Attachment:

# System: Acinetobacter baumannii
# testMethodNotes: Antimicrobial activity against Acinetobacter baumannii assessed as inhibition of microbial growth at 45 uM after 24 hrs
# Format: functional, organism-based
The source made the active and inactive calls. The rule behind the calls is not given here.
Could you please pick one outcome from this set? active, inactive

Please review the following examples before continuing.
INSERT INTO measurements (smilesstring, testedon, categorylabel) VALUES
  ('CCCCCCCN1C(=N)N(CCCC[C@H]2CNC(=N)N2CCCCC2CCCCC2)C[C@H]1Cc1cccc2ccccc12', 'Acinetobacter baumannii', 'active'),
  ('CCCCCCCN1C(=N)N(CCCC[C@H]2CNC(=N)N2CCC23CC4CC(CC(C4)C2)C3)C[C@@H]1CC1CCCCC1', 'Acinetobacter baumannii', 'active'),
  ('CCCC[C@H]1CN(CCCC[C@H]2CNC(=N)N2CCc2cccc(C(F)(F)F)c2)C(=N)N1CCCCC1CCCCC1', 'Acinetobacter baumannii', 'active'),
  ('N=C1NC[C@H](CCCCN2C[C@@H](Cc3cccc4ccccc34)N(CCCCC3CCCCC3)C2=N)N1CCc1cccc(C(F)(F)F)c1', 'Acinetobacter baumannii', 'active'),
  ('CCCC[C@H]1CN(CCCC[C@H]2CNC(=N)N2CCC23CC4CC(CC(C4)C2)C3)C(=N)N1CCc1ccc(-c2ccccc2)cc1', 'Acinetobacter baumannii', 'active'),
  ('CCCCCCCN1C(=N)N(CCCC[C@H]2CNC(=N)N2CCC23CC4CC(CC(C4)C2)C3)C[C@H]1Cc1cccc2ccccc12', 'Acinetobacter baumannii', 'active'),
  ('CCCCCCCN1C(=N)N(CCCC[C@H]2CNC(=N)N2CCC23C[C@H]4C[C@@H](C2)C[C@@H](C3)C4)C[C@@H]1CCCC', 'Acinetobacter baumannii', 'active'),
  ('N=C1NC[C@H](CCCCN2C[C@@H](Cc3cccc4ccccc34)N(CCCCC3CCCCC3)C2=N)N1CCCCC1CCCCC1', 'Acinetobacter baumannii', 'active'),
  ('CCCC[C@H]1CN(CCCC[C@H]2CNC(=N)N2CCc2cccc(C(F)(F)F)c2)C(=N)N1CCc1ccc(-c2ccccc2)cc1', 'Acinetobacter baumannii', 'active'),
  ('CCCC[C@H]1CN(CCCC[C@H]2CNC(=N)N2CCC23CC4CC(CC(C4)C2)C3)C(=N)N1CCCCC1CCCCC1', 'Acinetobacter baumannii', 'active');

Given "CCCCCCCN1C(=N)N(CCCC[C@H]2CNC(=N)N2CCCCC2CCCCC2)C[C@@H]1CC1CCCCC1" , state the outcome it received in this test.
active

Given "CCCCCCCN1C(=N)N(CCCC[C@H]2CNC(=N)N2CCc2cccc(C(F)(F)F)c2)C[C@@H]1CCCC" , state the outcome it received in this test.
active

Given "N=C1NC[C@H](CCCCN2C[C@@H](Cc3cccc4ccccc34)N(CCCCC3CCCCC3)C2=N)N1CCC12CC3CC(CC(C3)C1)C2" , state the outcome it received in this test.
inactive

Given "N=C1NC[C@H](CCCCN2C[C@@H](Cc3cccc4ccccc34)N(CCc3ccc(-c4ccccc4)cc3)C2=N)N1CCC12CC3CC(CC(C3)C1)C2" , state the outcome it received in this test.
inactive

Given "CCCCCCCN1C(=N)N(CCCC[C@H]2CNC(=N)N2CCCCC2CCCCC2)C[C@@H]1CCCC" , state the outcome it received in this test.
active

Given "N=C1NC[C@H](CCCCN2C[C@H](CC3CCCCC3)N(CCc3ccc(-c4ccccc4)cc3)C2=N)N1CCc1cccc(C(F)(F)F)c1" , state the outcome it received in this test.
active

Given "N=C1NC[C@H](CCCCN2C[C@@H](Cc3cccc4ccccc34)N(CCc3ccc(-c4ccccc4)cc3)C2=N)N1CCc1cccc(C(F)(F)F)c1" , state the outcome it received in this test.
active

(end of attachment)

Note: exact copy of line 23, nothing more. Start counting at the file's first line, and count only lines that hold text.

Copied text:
inactive